Own Label C&C2
1. Níl Cailín Óg Níos Deise; 2. Éigse an Spid*eacute;i / Come West Along the Road; 3. The Road to Donegal; 4. Stirling Castle / The Lowlands of Scotland, Mooney's Reel; 5. Tomas Clancy's No.2 / The Monasteraden Fancy, Music in The Glen; 6. The Speaking Waltz; 7. Máire Ní Eidhin; 8. The Drunken Landlady / Christmas Eve / the Abbey Reel; 9. Mo Ghloine Uisce Beaftia / Ekiunda Polska; 10. An Caílin Rua; 11. Nóta Stóta.Husband and wife, Ciaran O'Maonaigh and Caitlin Nic Gabhainn are well known to Irish music listeners. Ciaran is part of the greater O'Maonaigh clan from Gaobh Dobhair (Gweedore) in Donegal and Caitlin is one of Antoin McGabhainn's musical daughters. They have already quite a collection of recordings on offer, individually and collectively. Ciaran released a solo set of Donegal fiddle music in 2004 just after he'd won the Ceoltoir Og award at the annual TG4 Gradam Cheoil awards. Caitlin released her solo CD in 2012. Since then they released a recording of duets in 2015. For this CD, they've teamed up with young singer and bouzouki player Cathal O'Currain to form the High Seas. The addition of a singer rounds the group out to offer a very attractive variety of tunes and songs in English and as gaeilge.
There are five songs, mostly in Irish, beautifully sung by youngster Cathal, and half a dozen varied tune sets. The three instruments: concertina, fiddle and bouzouki are interwoven intelligently to provide lift and mood to both tunes and songs. They manage to enhance their highly accomplished tune playing with complex melodic harmonies and accompaniment, but they still let the tunes breathe. They are showing off the music, not just their own skills. They have applied a great deal of thought in constructing the intricate arrangements, although Ciaran lets his fancy wonder on some of his harmonies to ensure there is still some spontaneity in the playing. The arrangements are restricted, for the most part, to melodic rather than the currently fashionable rhythmic variations. Perhaps because of their thorough grounding in, and ear for, the tradition, they manage to avoid sounding contrived. Only on the Drunken Landlady set do you get the feeling they have pushed the ornamentation and arrangement, and they almost overpower the tune, but generally they have the confidence in their skill to play simply and well.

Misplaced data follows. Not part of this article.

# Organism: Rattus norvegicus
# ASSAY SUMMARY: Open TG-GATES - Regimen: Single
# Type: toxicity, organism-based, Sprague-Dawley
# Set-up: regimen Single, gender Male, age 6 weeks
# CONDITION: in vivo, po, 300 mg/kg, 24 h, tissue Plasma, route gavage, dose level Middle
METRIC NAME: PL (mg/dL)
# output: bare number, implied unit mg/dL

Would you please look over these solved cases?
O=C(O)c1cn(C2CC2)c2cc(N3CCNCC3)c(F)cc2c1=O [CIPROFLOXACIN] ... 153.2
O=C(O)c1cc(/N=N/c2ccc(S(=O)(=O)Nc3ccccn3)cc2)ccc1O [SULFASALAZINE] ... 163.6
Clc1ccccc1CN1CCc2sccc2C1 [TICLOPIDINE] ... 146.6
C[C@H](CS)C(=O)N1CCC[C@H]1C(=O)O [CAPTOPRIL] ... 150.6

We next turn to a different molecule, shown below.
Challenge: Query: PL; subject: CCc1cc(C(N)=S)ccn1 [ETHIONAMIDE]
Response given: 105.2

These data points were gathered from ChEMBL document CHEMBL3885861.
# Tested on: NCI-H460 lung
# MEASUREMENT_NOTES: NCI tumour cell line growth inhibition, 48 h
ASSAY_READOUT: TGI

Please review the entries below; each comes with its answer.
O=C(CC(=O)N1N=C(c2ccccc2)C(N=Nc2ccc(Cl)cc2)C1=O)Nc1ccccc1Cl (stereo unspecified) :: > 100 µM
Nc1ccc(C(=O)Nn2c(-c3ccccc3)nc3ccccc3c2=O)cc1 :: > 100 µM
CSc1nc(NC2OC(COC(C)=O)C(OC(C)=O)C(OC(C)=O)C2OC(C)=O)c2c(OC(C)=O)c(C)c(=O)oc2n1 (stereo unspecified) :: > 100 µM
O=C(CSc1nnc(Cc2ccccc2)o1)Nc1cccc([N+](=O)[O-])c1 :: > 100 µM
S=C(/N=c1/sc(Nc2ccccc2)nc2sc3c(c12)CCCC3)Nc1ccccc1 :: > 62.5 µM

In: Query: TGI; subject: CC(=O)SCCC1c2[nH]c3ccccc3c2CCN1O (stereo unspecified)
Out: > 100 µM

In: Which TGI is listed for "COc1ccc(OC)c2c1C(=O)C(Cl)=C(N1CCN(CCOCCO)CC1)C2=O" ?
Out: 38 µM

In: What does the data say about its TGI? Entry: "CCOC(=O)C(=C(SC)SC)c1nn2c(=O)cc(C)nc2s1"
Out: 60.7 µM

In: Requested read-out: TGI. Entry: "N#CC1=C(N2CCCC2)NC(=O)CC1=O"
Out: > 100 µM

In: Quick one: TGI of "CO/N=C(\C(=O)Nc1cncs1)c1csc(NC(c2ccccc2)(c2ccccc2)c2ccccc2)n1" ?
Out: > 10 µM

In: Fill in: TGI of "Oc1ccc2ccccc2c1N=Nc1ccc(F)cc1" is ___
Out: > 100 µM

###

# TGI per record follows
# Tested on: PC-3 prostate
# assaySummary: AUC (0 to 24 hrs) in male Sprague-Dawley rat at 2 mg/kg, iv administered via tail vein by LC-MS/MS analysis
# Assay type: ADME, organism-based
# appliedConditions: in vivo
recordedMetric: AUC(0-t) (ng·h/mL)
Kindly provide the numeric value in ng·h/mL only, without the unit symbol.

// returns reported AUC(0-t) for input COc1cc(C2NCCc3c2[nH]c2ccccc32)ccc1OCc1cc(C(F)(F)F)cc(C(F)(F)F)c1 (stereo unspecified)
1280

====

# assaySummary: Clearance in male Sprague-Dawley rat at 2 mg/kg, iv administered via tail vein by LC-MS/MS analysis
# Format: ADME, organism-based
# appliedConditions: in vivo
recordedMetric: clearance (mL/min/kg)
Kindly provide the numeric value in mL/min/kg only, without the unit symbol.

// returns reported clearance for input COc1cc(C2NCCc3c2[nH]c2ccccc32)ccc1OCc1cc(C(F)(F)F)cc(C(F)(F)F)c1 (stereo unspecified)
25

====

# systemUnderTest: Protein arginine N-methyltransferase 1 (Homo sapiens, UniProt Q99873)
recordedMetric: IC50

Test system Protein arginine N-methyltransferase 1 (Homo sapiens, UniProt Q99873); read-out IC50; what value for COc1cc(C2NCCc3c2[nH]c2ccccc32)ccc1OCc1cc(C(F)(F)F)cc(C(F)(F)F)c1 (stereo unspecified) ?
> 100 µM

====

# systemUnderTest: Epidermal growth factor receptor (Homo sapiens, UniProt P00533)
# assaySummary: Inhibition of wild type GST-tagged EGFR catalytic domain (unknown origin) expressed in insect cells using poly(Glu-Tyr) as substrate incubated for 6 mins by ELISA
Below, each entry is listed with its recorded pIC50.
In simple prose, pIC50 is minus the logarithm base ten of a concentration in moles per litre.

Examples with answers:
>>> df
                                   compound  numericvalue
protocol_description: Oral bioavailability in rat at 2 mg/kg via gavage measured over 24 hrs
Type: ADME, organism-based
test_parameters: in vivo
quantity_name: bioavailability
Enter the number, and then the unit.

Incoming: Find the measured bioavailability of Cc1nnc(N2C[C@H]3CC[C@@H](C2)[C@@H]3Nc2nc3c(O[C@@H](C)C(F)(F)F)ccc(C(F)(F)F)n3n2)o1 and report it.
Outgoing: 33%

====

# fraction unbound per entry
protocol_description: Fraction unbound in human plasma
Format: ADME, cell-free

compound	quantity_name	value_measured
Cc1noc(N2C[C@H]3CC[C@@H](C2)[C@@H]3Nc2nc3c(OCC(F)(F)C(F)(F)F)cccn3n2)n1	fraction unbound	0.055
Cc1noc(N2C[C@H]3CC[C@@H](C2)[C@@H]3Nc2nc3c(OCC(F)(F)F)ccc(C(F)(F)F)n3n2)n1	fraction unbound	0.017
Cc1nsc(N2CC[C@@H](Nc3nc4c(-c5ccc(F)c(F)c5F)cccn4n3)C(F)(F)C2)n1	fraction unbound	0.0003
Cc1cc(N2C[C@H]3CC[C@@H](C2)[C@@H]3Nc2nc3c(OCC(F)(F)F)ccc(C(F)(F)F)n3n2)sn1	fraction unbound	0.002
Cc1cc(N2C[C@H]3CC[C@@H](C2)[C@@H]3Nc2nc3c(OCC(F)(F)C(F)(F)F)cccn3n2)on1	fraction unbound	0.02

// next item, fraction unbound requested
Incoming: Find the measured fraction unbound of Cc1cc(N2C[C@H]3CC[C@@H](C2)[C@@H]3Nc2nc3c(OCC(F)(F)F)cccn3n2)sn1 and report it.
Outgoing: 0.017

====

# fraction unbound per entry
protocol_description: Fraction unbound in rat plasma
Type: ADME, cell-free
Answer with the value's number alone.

Cathal's singing is accurate and expressive, a delight to listen to. His confidence and maturity belies his youth. Some of the song arrangements are harmonically reminiscent of Andy Irvine or Planxty. The choice of songs is varied from the sean-nos ballad an Caílin Rua to the more modern celebration of music and song The Road to Donegal.
Donegal tunes which featured strongly on Ciaran's solo recording are here limited to a couple of selections, including a rousing fiddle solo on the strathspey and reels selection. The majority of the tunes on offer are standard session tunes; but there is always a challenge in making well known tunes sound fresh and the trio manage that with ease. Caitlin's step dancing adds a rhythmic accompaniment that outshines many a bodhran player. Two more recent compositions, one from Caitlin and the other, written by Cork flute player Conal O'Grada, book end the tune selections.
The balance of instruments and voice is well served by the recording and final mix. There's a brief but informative set of notes and the words for all the songs provided in the little booklet.
This highly talented trio enjoy a great musical heritage through their families and home places and play with respect to the traditions they have inherited but add skilful arrangement and variations to make this CD a great listen.
This recording is available from the group's bandcamp website https://caitlinciaran.bandcamp.com/album/the-high-seas or from the ever excellent Custy's http://www.custysmusic.com/index.php, and with this CD from the new line up they should attract a lot of attention for clubs and festivals.
Ken Ricketts and Marya Parker - 20.6.18
|Top||Home Page||MT Records||Articles||Reviews||News||Editorial||Map|